|WikiProject Computing||(Rated C-class)|
The main page of this article lacks a description of volumes used in non-FAT file systems.
ECMA 167's defintion of a logical volume
According to sections 5.6, 5.7 of part 3 of ECMA-167 (which is the framework for the UDF standard used in removable media such as DVDs,Blue-ray discs, etc.)
A Logical Volume is defined as: A logical volume is a non-empty set of partitions.
A Partition is : An extent of logical sectors within a volume. (An extent means a set of contiguous sectors)
The above definition for logical volume seems quite different from the one mentioned in this article.Of course, the definition might be only within the scope of the ECMA-167 and UDF documents, but these are major standards, and may still be a cause for confusion. (It certainly caused me confusion,because my idea of what a Volume is, was based on this Wikipedia article)
On an IBM Series/1, under the EDX operating system, the name "volume" referred to a concept which was quite similar to a partition in that it was of fixed size and could not have any sub-volumes (except on floppy disks), and was used as a directory with a fixed number of entries. A "partition", however, was the name given to a segment of the main storage (RAM). --Jost Riedel (talk) 15:15, 1 September 2010 (UTC)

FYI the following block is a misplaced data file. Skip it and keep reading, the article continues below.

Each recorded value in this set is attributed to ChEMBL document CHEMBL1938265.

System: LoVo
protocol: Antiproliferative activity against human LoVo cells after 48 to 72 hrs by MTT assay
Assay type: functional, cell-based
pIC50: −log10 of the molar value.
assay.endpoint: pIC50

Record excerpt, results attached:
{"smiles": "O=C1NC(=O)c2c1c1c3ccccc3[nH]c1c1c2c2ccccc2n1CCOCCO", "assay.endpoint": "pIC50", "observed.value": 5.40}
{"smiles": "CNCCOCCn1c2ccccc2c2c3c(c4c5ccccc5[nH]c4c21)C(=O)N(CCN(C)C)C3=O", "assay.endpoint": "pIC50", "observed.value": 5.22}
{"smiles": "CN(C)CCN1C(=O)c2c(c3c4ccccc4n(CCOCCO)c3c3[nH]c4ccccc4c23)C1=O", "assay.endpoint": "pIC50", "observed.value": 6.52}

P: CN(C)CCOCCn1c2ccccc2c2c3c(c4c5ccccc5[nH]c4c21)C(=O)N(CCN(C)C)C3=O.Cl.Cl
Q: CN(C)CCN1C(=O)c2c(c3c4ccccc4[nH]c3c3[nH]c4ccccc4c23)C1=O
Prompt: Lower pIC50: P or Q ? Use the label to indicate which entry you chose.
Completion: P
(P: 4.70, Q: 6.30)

what is a boot volume
what exactly is a "boot volume"?
the term "boot volume" is used in the article, but it is not defined. -- 15:19, 12 November 2011 188.8.131.52
- One which contains bootstrapping code to start a computet. AnonMoos (talk) 03:48, 15 August 2012 (UTC)
Proposed merge with Volume (compression)
- Please merge it, tbh this article isn't great. It has no citations and its a stub. It would be better to merge with Volume (computing) and create a redirect. Thanks, George (My Talk Page) 17:37, 1 January 2014 (UTC)
"Mount points have been left at defaults." What does that mean in regard to the following table ? There´s no column header, that says "mount point."